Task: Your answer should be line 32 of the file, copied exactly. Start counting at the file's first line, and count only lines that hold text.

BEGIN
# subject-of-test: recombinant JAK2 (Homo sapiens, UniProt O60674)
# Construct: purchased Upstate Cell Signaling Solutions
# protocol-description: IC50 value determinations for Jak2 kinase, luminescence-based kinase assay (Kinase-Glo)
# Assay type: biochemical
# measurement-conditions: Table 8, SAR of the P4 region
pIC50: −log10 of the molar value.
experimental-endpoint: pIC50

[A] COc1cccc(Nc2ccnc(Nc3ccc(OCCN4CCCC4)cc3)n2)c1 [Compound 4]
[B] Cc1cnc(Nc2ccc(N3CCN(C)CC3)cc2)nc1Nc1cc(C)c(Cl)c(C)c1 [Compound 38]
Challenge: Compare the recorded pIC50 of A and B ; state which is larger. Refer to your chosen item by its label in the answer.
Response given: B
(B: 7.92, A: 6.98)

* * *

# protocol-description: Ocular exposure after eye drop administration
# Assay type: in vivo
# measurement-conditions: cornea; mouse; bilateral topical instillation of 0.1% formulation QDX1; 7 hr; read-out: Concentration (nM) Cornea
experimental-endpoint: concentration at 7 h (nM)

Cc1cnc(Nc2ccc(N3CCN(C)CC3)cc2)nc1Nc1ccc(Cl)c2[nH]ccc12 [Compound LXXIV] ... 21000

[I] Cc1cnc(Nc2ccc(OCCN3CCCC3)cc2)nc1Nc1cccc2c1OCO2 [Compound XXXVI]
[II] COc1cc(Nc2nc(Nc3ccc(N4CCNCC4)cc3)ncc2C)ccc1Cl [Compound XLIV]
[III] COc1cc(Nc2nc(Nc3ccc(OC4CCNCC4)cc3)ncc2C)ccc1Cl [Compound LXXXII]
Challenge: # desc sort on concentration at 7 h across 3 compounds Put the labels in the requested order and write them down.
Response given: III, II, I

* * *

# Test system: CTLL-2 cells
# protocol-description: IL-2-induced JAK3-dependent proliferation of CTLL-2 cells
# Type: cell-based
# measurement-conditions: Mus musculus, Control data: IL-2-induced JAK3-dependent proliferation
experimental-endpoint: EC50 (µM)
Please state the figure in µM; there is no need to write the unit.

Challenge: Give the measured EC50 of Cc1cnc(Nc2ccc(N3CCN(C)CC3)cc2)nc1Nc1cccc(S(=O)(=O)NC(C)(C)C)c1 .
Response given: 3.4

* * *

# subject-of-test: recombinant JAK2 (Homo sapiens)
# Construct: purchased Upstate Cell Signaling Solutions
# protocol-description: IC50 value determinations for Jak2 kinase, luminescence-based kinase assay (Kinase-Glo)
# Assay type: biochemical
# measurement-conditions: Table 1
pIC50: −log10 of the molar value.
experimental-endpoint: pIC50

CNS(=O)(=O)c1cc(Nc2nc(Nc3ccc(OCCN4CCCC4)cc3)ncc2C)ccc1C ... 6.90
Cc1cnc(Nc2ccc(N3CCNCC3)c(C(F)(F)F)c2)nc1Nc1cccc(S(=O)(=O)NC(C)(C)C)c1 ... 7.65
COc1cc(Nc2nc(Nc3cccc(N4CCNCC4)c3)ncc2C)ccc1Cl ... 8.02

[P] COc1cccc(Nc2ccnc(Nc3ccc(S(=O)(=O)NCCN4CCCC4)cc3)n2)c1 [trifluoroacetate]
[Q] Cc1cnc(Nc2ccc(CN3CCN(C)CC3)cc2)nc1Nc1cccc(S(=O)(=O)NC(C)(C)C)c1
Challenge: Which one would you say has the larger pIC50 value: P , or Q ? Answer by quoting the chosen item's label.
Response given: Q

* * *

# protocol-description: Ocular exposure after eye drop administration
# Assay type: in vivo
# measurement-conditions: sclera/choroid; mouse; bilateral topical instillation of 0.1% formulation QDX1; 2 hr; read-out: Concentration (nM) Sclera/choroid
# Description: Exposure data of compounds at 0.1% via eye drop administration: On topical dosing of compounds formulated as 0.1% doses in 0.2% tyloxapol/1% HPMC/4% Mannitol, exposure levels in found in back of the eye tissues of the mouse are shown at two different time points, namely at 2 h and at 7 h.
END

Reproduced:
Response given: 3.4